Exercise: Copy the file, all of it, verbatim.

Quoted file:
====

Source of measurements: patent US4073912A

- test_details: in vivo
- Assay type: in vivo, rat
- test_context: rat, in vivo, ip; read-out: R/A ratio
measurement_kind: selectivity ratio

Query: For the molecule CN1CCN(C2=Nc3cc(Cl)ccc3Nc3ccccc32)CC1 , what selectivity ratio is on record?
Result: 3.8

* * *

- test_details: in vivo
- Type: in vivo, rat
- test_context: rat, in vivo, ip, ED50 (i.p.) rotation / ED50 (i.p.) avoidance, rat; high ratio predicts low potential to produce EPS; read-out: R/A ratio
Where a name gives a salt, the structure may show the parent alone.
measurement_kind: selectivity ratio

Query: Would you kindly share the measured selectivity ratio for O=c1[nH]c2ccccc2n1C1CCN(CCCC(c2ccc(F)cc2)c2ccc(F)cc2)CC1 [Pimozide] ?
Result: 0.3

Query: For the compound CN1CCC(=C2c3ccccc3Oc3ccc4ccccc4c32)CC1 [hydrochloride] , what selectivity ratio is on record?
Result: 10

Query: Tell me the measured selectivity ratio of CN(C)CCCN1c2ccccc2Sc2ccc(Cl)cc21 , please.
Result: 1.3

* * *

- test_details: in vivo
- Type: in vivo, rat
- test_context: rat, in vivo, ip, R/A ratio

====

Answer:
Source of measurements: patent US4073912A

- test_details: in vivo
- Assay type: in vivo, rat
- test_context: rat, in vivo, ip; read-out: R/A ratio
measurement_kind: selectivity ratio

Query: For the molecule CN1CCN(C2=Nc3cc(Cl)ccc3Nc3ccccc32)CC1 , what selectivity ratio is on record?
Result: 3.8

* * *

- test_details: in vivo
- Type: in vivo, rat
- test_context: rat, in vivo, ip, ED50 (i.p.) rotation / ED50 (i.p.) avoidance, rat; high ratio predicts low potential to produce EPS; read-out: R/A ratio
Where a name gives a salt, the structure may show the parent alone.
measurement_kind: selectivity ratio

Query: Would you kindly share the measured selectivity ratio for O=c1[nH]c2ccccc2n1C1CCN(CCCC(c2ccc(F)cc2)c2ccc(F)cc2)CC1 [Pimozide] ?
Result: 0.3

Query: For the compound CN1CCC(=C2c3ccccc3Oc3ccc4ccccc4c32)CC1 [hydrochloride] , what selectivity ratio is on record?
Result: 10

Query: Tell me the measured selectivity ratio of CN(C)CCCN1c2ccccc2Sc2ccc(Cl)cc21 , please.
Result: 1.3

* * *

- test_details: in vivo
- Type: in vivo, rat
- test_context: rat, in vivo, ip, R/A ratio